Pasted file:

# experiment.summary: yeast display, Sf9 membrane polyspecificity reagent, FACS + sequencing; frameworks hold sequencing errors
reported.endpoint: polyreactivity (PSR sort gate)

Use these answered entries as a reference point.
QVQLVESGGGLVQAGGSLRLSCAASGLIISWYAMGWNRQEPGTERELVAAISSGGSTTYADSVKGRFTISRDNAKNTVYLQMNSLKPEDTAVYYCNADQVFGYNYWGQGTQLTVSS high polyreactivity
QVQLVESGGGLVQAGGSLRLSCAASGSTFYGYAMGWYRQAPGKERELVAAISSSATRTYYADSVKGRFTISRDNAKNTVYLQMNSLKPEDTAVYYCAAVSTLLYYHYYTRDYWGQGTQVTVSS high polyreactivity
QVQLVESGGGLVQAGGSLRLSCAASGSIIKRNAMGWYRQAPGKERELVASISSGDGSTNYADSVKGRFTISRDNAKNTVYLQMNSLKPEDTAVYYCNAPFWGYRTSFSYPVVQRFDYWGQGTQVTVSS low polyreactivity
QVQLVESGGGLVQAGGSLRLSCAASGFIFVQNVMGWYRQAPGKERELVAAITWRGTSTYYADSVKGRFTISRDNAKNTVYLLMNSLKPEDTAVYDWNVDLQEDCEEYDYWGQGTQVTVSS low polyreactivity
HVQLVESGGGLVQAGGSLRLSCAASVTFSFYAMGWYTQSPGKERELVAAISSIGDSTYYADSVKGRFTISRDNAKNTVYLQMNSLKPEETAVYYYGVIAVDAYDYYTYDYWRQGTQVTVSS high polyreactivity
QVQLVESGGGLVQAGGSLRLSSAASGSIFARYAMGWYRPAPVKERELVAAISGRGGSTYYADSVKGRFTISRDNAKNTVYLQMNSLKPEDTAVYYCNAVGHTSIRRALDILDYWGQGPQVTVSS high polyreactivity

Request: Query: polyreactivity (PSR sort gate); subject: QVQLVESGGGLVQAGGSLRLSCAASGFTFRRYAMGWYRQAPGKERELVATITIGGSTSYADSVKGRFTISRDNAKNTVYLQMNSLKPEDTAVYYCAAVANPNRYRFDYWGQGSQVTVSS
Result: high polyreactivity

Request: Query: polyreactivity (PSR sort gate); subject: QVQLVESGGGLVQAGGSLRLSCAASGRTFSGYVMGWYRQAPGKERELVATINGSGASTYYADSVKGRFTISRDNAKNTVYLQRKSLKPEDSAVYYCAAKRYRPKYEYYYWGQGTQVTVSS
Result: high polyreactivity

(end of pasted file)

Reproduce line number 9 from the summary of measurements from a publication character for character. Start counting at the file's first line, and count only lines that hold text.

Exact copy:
QVQLVESGGGLVQAGGSLRLSSAASGSIFARYAMGWYRPAPVKERELVAAISGRGGSTYYADSVKGRFTISRDNAKNTVYLQMNSLKPEDTAVYYCNAVGHTSIRRALDILDYWGQGPQVTVSS high polyreactivity